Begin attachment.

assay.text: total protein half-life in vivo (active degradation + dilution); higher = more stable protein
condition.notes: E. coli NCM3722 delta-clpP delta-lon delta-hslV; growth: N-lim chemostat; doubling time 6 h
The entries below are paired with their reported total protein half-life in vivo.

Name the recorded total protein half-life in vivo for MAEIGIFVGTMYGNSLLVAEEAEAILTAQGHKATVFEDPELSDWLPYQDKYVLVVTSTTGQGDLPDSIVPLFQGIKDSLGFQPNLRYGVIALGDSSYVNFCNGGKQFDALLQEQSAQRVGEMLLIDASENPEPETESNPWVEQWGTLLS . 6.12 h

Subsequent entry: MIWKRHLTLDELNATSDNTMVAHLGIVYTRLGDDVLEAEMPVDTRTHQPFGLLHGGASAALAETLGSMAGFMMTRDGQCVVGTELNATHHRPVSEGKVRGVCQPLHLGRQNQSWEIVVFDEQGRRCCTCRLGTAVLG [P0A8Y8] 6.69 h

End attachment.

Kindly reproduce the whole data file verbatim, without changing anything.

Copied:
assay.text: total protein half-life in vivo (active degradation + dilution); higher = more stable protein
condition.notes: E. coli NCM3722 delta-clpP delta-lon delta-hslV; growth: N-lim chemostat; doubling time 6 h
The entries below are paired with their reported total protein half-life in vivo.

Name the recorded total protein half-life in vivo for MAEIGIFVGTMYGNSLLVAEEAEAILTAQGHKATVFEDPELSDWLPYQDKYVLVVTSTTGQGDLPDSIVPLFQGIKDSLGFQPNLRYGVIALGDSSYVNFCNGGKQFDALLQEQSAQRVGEMLLIDASENPEPETESNPWVEQWGTLLS . 6.12 h

Subsequent entry: MIWKRHLTLDELNATSDNTMVAHLGIVYTRLGDDVLEAEMPVDTRTHQPFGLLHGGASAALAETLGSMAGFMMTRDGQCVVGTELNATHHRPVSEGKVRGVCQPLHLGRQNQSWEIVVFDEQGRRCCTCRLGTAVLG [P0A8Y8] 6.69 h